Question: How are tree rings used in dendrochronology?

Dendrochronology (or tree-ring dating) is the scientific method of dating tree rings (also called growth rings) to the exact year they were formed. A trees growth rate changes in a predictable pattern throughout the year in response to seasonal climate changes, resulting in visible growth rings.

What kind of trees does dendrochronology usually use?

Oak is a highly preferred species to use in dendrochronology - in fact, the longest continuous tree-ring chronology anywhere in the world was developed in Europe and is currently about 10,000 year in length.

How do archaeologists use dendrochronology?

Dendrochronology is an invaluable tool to help scientists determine the age of ancient settlements and artifacts. Archaeologists have a group of unlikely allies: trees. Dendrochronology, the scientific method of studying tree rings, can pinpoint the age of archaeological sites using information stored inside old wood.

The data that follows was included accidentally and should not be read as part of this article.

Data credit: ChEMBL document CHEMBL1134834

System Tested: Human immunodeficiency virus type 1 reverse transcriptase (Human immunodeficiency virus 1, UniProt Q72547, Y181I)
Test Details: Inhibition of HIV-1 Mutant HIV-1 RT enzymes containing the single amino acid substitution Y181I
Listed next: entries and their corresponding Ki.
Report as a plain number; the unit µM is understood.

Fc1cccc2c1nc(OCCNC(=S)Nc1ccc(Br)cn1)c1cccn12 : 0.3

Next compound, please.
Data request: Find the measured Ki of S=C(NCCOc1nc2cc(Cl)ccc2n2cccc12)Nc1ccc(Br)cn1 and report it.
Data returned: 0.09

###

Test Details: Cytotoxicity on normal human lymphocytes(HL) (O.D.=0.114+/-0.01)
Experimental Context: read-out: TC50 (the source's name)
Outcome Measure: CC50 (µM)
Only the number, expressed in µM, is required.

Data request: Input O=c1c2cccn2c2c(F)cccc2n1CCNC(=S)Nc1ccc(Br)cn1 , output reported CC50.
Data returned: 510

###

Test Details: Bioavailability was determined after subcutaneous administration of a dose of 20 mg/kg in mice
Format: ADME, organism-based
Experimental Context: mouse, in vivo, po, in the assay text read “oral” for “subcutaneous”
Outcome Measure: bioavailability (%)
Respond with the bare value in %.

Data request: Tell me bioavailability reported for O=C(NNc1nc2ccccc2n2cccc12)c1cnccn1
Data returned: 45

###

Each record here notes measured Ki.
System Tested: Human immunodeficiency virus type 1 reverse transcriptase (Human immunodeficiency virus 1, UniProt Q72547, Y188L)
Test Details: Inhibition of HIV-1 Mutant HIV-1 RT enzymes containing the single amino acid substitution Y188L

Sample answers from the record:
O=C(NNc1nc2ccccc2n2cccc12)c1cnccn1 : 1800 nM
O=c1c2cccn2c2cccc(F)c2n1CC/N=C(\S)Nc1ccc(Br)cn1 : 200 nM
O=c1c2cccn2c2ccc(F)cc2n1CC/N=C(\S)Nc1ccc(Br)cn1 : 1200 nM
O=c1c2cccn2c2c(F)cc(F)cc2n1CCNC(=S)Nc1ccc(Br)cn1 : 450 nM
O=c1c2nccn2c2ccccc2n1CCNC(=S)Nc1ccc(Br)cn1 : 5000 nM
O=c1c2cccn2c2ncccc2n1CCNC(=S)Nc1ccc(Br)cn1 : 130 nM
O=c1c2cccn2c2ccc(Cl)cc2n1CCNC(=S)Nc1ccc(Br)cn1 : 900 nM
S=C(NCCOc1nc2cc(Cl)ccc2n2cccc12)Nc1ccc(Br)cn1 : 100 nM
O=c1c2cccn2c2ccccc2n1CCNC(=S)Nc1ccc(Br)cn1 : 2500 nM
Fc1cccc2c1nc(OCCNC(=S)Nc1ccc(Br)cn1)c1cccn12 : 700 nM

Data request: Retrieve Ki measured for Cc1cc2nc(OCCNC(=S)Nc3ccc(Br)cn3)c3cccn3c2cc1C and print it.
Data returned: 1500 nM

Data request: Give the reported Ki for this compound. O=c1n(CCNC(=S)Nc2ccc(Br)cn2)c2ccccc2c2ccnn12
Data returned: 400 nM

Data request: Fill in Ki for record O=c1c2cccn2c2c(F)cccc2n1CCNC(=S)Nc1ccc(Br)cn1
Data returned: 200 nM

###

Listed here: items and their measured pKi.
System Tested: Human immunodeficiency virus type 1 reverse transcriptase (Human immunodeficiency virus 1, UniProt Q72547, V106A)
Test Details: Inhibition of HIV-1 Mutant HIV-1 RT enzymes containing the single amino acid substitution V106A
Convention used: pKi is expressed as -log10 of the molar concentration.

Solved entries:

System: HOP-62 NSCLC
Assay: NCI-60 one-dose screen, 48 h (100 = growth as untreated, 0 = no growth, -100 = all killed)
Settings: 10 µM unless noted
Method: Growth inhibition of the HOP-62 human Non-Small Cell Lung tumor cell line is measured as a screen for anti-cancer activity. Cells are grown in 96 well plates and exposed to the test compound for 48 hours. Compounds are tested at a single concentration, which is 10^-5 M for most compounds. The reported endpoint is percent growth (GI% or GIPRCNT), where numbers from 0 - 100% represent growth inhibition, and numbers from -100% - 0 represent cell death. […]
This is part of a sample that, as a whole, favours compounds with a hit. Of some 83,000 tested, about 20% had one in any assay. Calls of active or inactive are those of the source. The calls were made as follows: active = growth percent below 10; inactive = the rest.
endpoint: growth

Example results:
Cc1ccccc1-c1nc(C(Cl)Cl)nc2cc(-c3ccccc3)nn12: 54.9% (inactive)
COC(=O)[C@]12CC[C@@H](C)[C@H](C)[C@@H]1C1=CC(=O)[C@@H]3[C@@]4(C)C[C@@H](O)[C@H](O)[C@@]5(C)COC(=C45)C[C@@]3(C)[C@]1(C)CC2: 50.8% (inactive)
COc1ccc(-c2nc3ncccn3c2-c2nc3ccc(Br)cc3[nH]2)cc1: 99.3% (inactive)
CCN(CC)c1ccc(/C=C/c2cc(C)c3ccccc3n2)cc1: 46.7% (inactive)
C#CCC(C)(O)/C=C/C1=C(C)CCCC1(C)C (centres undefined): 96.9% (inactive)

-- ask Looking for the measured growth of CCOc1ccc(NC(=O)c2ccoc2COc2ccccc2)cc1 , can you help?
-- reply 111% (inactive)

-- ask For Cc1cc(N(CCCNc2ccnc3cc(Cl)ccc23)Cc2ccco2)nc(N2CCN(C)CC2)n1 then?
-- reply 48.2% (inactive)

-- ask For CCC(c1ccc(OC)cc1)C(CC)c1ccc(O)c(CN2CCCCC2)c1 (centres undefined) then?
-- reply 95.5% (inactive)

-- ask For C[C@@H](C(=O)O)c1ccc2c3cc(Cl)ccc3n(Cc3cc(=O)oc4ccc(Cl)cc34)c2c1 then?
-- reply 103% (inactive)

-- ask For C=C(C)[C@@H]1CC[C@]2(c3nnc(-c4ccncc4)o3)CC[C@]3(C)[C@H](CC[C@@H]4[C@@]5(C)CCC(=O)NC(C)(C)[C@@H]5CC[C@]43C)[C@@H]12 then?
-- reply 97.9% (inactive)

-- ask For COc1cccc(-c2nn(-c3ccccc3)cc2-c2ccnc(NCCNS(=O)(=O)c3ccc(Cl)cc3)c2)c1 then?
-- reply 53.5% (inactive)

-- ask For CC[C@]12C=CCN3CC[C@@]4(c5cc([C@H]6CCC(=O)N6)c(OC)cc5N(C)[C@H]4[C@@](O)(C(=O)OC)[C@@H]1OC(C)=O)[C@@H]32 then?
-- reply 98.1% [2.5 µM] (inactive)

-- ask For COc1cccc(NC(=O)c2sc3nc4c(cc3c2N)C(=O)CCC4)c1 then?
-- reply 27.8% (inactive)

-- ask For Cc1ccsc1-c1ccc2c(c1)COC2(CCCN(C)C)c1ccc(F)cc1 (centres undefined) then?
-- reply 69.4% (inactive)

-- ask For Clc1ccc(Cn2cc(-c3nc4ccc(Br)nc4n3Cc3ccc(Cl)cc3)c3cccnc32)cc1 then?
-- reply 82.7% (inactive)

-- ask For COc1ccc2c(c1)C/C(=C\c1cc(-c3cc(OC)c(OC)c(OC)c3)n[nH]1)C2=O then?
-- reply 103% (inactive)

How is dendrochronology done?

Crossdating is the most basic principle of dendrochronology. Crossdating is a technique that ensures each individual tree ring is assigned its exact year of formation. This is accomplished by matching patterns of wide and narrow rings between cores from the same tree, and between trees from different locations.

Reach out

Find us at the office

Ruebusch- Nedd street no. 4, 92509 George Town, Cayman Islands

Give us a ring

Fortino Moredock
+85 633 466 265
Mon - Fri, 10:00-22:00

Write us